I appreciate your observation that writing is FUN. That's an underrated commmodity in today's crazy world, and I'm glad we all have that in our work. Plus we get to write in T-shirts and shorts instead of "grown-up" clothes. How can you beat that?

Whoops, it's almost noon, gotta run. A book club invited me to lunch to eat and chat ... another way cool reason to write. To get these wonderful invitations to meet future friends.

Rebecca Cantrell said...

Kelli: Nothing like a laptop to keep your lap warm. Not as nice as a cat, of course.

The most difficult part? Promotion. I love writing. I love revision (don't hate me). Some days all I write is crap that I have to throw out, but I'm resigned to it now so it doesn't bother me as much.

The worst day writing beats the best day waitressing and cleaning motel rooms, jobs I've had in the past.

Rebecca Cantrell said...


Have a blast at the book club! Writing has brought the most amazing people into my life. Not all sane, mind you, but amazing nevertheless.

We SHOULD do a 7 criminal minds on the road tour where we blog from each other's houses. I'm only doing YOUR house in the summer though. I used up all my cold points when I lived in Alaska.

Unknown said...

Does sharp laval blasted to gravel make sharp gravel?

Amazing video -- in the first few blasts, the staged ones, I could feel the compression on my forearms and in my stomach, even though it was just visual. Weird!!!!!

We used to find blasting caps and old old dynamite out in the southern nevada desert, squirreled away by prospectors whom I always hoped hit it big in some other way so didn't have to come back to the shale in the desert, rather than they got sick or died and so couldn't come back.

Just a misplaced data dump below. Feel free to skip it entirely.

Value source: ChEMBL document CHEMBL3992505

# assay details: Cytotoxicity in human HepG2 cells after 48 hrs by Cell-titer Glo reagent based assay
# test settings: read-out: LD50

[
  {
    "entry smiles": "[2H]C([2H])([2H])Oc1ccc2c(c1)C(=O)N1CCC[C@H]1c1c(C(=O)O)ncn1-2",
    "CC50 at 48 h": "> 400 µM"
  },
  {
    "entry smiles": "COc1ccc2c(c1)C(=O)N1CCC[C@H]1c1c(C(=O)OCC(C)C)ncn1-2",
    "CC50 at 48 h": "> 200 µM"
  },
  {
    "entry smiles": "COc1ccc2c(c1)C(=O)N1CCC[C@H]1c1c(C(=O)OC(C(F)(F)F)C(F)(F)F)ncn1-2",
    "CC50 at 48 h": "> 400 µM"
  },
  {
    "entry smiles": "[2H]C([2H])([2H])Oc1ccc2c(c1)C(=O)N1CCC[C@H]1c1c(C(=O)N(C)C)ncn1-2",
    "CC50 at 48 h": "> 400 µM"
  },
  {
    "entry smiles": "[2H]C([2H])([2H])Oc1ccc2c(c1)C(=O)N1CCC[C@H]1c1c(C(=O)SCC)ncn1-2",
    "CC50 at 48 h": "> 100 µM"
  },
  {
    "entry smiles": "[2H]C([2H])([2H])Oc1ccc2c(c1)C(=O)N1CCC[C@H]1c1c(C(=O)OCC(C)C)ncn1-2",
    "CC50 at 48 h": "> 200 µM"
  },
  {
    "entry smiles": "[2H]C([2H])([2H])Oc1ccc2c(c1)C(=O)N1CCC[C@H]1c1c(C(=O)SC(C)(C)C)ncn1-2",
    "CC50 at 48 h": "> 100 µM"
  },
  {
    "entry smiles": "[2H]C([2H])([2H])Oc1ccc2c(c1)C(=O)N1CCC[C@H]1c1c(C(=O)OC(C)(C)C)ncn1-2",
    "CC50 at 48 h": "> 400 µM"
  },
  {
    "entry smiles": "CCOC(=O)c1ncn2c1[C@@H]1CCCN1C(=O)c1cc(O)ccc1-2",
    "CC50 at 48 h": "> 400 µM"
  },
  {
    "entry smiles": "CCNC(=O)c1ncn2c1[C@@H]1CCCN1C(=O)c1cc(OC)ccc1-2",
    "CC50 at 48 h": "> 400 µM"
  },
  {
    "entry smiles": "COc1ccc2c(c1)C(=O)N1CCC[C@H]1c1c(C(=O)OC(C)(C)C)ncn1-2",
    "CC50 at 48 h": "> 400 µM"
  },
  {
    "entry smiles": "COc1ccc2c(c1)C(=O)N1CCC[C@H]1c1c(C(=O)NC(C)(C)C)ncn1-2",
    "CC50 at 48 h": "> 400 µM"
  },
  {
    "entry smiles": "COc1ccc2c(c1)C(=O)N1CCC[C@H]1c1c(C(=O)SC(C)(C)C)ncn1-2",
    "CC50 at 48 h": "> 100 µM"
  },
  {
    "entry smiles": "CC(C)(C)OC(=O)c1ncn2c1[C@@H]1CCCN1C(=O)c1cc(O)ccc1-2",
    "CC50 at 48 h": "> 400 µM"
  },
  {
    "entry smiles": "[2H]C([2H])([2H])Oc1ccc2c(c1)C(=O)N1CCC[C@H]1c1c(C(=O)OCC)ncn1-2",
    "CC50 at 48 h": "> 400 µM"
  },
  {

Thanks for a brief visit to Kona -- even in a broken hammock, it's lovely!!!!

Shane Gericke said...

Rebecca, you and our other blogmates are welcome any time. But when it's warm here, it's WARM. As in 90 and humid today. Though you might be used to that in Hawaii. Is Kona as humid as other parts, or more dry? Only thing I know is from watching the Ironman triathlon on TV when I was younger and competing in triathlons. Something my knees would not tolerate any more. Or my patience--waaaaay too much training for that stuff.

The book club was kewl. They even bought lunch, which was nice. More about them in my blog item on Friday.

Rebecca Cantrell said...

Thanks, Mysti! It doesn't have all the shades of brown and red of the desert, but we make do. I'm trying not to think of all the trouble you could have (did?) get into with all those free explosives lying around (although maybe they didn't work, she says hopefully).

Shane: Glad you had fun. Looking forward to hearing about it on Friday. I can do hot and humid now, but it's not my favorite. Kona is on the dry side, so it's not as humid as the other side, or as it is at other elevations. I think we get as much rain as Palo Alto, CA, to give you an idea.

That said, it's raining right now!

Jen Forbus said...

Oh please, no 12-step programs...I need my escapism as well. But on the other hand, art imitates life and we really aren't escaping so much as experiencing safely. We're all curious, some more than others. And mysteries so often delve into social issues in their plot, so we're escaping to experience safely, while contemplating the answers to life's questions! ;)

So glad you all give us a chance to do that from our hammocks or chairs or beds or plane seats or sandy beaches or WHERE EVER!